Editor's Note: Many members of Wild Ones River City Chapter knew and loved Mary Jane Dockeray. Mary Jane presented a program to Wild Ones titled "Michigan in 4 Geographic Stages" in November of 2016. She also led Wild Ones on a wildflower hike at Blandford Nature Center in May of 2012. Mary Jane attended many of our monthly programs over the years. She will be missed! 

Kent Conservation District

Thank you for your support of this important conservation fundraiser.

The sale features native wildflowers, grasses and trees.

Order via ORDER FORM or ONLINE today as pre-orders will close for the fall sale on September 25, 2020 so we have time to coordinate with our conservation district nurseries.

PICKUP Saturday, October 17th 9–5pm. 
Instructions for social distancing drive-thru. 

WORKSHOP – Restoring native plant habitat is vital to preserving biodiversity. By creating a native plant garden, each patch of habitat becomes part of a collective effort to nurture and sustain the living landscape for birds and other animals. Enjoy a special ZOOM presentation from volunteer Marty MacCleery on Thursday, September 17th 7–8pm (Signup on Eventbrite and a zoom link will be emailed to you). Marty reawakened to her love of gardening while spending a decade in Wilmington, DE. She serves as the Education Committee Chair of Wild Ones River City Chapter.

PICKUP / PARKING: Browse and buy and pickup will be located at the corner of Leonard and Beltline: (just north of Meijer Gardens) following special guidelines. There are plenty of parking lots as it is a very large office complex.

QUESTIONS or office (616) 222-5801 or cell (248) 245-3977.

Online event presented by Deep Roots KC

Wednesday 9/16 • 1:00pm–5:00pm CDT
Thursday 9/17 • 1:00pm–5:00pm CDT
Friday 9/18 • 8:30am–12:30pm CDT

Can’t join us live? Recorded sessions are available for registered attendees for up to one year following the conference. 


Native landscapes are essential for a healthy planet. The 2020 Plan It Native Landscapes Conference, hosted by Deep Roots and its partners, will offer expert speakers and opportunities to connect with like-minded people. Sessions include inspiring case studies, information on best practices, and experts sharing technical know-how on a wide variety of topics.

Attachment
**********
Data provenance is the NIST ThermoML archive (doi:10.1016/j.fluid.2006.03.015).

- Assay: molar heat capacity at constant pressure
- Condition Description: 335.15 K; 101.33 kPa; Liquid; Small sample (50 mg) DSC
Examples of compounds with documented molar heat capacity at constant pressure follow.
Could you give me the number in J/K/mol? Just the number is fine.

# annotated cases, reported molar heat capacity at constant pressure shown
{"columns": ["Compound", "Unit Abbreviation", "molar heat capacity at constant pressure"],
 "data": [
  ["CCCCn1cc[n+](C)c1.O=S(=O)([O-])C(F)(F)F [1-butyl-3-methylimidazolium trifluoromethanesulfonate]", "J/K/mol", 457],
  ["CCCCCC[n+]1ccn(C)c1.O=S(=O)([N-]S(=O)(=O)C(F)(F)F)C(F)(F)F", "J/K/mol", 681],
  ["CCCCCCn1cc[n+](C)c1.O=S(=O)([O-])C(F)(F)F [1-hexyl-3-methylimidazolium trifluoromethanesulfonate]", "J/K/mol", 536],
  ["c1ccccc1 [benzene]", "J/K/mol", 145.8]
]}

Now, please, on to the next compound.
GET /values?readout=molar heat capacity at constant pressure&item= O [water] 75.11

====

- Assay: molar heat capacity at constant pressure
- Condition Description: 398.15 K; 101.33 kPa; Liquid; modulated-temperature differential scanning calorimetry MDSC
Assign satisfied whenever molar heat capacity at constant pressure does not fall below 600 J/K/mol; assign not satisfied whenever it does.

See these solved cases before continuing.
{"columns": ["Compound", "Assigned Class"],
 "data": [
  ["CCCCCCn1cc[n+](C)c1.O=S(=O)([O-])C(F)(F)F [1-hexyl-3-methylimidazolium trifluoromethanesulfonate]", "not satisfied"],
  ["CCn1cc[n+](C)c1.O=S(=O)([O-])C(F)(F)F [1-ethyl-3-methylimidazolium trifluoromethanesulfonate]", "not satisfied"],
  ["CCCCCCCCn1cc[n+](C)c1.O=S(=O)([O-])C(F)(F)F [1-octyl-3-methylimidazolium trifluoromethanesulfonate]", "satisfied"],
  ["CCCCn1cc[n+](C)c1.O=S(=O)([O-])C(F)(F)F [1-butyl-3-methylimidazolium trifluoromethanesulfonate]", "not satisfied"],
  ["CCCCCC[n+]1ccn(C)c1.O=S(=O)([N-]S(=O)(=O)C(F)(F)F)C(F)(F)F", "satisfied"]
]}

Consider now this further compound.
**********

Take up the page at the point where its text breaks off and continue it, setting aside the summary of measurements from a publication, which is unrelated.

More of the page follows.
This virtual event is far more than just a webinar! Join us for three half-days of in-depth sessions with regional and national experts. Between sessions, enjoy robust networking opportunities, stimulating roundtable discussions, and a buzzing virtual exhibit hall!

CEUs Available for ASLA. 

Saturday, September 19 • 10 am CST

Join us to celebrate Lorrie Otto’s 101 birthday! Meet the Wild Ones Board of Directors and staff. Preview the new professionally designed residential native garden plans funded by the Stanley Smith Horticultural Trust grant, and learn how Wild Ones is growing. We are asking members to send their birthday wishes in the Zoom chat box in honor of Lorrie’s birthday. Lorrie Otto was a Wild Ones Lifetime Honorary Director, and the founding inspiration for Wild Ones. She was a pioneer in the natural landscaping movement in the United States. 

To attend the Annual Meeting, email for your Zoom link.
Wild Ones Presents:

Thursday, September 24th at 7:30 pm EST

You are invited to hear Heather Holm, Biologist, and author of Bee: An Identification and Native Plant Forage Guide and Pollinators of Native Plants as she discusses fall yard care and how-to strategies to protect our native pollinators.

Register for the FREE webinar here: An evening with Honorary Director Heather Holm.


Sensing Sequence and Succession
By Ranger Steve Mueller
Sequence of flowers through the seasons brings new beauty to our eyes and nose with each passing week as spring progresses from brown duff to the laying of autumn leaves. The sequence fills our senses of sight and smell but delicate, rough, smooth, prickly, and wet adds the discovery of touch. One cannot avoid the desire to taste when finding wild strawberries, raspberries, and blueberries. Sounds change with the sequence of seasonal plant progression when wind moves through barren tree branches and those full of leaves.
A day lacking fulfillment occurs if we do not notice the sequence unfolding in yards, neighborhoods, parks, and natural areas. Separation of body and soul from the natural world has increased during the past century with concentrated urban living and by cooping ourselves inside homes away from fresh air, plants, and animals. Daily natural world ventures bring us in contact with plants and animals sharing the world.